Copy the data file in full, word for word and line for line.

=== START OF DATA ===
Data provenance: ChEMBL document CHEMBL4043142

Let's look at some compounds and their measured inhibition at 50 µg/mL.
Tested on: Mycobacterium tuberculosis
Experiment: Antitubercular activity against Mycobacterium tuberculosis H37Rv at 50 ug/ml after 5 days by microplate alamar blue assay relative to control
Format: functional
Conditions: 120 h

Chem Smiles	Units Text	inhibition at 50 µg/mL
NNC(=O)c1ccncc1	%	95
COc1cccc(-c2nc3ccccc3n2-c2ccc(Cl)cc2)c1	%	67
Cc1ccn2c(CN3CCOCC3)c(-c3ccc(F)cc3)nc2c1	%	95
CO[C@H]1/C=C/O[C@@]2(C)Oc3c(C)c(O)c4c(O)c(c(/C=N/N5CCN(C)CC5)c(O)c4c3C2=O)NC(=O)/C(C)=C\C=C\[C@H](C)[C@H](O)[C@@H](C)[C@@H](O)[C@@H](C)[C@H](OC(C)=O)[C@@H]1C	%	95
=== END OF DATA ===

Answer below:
Data provenance: ChEMBL document CHEMBL4043142

Let's look at some compounds and their measured inhibition at 50 µg/mL.
Tested on: Mycobacterium tuberculosis
Experiment: Antitubercular activity against Mycobacterium tuberculosis H37Rv at 50 ug/ml after 5 days by microplate alamar blue assay relative to control
Format: functional
Conditions: 120 h

Chem Smiles	Units Text	inhibition at 50 µg/mL
NNC(=O)c1ccncc1	%	95
COc1cccc(-c2nc3ccccc3n2-c2ccc(Cl)cc2)c1	%	67
Cc1ccn2c(CN3CCOCC3)c(-c3ccc(F)cc3)nc2c1	%	95
CO[C@H]1/C=C/O[C@@]2(C)Oc3c(C)c(O)c4c(O)c(c(/C=N/N5CCN(C)CC5)c(O)c4c3C2=O)NC(=O)/C(C)=C\C=C\[C@H](C)[C@H](O)[C@@H](C)[C@@H](O)[C@@H](C)[C@H](OC(C)=O)[C@@H]1C	%	95